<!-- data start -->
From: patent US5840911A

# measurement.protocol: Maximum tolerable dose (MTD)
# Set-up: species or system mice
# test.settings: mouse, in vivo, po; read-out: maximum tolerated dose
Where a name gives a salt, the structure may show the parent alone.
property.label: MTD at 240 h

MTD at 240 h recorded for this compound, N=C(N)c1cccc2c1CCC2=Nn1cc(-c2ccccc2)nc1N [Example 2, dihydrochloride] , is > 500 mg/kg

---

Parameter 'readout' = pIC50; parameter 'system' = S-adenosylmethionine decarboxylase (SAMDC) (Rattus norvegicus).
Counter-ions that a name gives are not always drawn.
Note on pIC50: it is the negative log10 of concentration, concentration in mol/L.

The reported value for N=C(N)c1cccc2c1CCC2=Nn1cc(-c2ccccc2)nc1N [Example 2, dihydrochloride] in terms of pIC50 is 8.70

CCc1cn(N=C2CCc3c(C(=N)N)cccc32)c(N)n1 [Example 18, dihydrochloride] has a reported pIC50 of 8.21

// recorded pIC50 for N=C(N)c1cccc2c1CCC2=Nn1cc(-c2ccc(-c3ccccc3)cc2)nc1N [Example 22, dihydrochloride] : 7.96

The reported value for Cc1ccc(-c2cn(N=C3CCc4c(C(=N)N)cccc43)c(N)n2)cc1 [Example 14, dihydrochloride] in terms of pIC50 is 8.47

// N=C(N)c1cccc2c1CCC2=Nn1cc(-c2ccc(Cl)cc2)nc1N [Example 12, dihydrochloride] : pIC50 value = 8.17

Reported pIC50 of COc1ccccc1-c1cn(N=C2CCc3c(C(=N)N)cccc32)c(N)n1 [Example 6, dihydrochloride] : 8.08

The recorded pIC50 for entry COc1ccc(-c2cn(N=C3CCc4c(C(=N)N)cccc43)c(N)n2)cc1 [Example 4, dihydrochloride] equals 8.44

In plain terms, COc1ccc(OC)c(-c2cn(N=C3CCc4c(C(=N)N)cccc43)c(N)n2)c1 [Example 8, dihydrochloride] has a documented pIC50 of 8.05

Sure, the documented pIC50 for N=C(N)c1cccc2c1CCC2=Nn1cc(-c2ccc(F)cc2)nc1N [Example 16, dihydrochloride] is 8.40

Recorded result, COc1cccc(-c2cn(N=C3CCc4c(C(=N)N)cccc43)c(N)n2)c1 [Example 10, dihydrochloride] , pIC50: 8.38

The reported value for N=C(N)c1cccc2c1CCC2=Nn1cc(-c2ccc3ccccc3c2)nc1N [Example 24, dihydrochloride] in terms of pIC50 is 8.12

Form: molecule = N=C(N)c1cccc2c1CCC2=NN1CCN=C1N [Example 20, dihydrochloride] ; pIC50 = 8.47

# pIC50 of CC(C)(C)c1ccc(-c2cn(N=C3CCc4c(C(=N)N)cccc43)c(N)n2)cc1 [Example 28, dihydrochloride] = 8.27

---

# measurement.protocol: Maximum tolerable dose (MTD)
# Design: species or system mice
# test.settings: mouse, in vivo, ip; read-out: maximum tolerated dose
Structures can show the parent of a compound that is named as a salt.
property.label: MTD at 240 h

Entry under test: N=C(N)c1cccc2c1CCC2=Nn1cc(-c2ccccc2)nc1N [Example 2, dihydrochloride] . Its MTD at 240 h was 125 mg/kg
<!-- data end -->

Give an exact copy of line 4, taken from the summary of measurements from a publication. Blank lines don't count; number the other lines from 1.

# test.settings: mouse, in vivo, po; read-out: maximum tolerated dose